More than 200 medical students, hailing from 30 states across the U.S., descended on Capitol Hill yesterday to participate in the American Medical Association's (AMA) student lobbying day. Their main message was a familiar one: Find a permanent fix for the sustainable growth rate (SGR) formula.
One group of medical students from Michigan met with the staff of Sen. Carl Levin (D-Mich.) to discuss the 28% cut in Medicare reimbursement due to take effect on March 1.
The cuts will likely not happen: Congress has voted every year for the past decade to push cuts called for by the formula down the road.
But the AMA has taken issue with such short-term solutions and would like the SGR repealed and replaced with a new physician payment method.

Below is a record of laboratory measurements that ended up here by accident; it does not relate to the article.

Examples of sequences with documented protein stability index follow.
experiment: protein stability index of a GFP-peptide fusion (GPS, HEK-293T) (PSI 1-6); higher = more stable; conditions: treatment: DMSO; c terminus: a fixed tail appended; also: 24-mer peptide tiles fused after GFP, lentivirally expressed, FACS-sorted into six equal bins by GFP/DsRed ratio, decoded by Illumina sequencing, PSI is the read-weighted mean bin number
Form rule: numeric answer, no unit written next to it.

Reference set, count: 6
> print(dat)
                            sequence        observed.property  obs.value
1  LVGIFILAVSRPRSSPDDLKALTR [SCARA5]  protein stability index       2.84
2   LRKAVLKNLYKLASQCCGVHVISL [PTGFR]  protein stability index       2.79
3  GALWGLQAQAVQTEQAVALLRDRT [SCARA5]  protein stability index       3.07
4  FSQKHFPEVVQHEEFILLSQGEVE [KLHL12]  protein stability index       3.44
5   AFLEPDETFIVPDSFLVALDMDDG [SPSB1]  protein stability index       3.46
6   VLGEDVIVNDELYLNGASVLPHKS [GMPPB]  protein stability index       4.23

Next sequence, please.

The organization has recommended using savings gleaned from the end of the wars in Iraq and Afghanistan to fund an SGR repeal, which is estimated to cost about $300 billion over the next decade. It's an idea backed by more than 100 other medical groups, as well as several Democratic lawmakers.
In addition to reimbursement issues, the medical students advocated for an increase in the number of Medicare-supported residency spots.
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Source: MedPage Today